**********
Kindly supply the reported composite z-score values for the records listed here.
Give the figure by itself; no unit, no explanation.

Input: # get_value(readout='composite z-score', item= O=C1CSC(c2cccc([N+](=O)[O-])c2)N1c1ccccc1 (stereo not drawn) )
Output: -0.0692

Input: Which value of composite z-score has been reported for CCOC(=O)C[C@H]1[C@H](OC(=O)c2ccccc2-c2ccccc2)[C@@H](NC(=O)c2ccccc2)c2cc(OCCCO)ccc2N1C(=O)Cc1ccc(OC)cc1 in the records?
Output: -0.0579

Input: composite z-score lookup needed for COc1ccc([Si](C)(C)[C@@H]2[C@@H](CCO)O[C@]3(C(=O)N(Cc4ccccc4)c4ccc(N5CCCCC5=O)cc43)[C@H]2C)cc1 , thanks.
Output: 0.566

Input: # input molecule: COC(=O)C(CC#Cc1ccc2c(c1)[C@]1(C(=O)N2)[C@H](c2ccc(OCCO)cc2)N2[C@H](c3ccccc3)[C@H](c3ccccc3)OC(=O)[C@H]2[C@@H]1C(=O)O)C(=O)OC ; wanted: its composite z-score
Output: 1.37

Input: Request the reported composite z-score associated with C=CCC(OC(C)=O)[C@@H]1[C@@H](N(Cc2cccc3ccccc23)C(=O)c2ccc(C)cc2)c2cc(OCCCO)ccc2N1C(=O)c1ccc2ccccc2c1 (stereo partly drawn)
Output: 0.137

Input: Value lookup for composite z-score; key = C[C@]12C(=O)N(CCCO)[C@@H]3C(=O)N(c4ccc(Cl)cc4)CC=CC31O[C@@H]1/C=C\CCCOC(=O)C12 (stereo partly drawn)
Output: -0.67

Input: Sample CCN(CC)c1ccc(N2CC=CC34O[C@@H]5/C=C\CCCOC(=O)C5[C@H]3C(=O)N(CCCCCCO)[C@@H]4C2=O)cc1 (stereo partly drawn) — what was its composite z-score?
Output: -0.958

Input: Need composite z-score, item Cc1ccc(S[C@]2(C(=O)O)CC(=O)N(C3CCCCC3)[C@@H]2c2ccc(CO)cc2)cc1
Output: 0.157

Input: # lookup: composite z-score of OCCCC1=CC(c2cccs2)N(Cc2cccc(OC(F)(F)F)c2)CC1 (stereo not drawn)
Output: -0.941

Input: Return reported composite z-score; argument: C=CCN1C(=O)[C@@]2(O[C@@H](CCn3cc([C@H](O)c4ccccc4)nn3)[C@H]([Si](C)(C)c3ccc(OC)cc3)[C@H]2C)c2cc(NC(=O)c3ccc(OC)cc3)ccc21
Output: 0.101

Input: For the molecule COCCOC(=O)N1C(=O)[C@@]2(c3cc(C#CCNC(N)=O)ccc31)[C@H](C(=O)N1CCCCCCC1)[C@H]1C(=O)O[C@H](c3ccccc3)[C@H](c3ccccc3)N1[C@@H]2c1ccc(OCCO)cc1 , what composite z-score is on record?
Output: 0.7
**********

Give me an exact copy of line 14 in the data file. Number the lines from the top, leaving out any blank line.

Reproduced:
Output: -0.67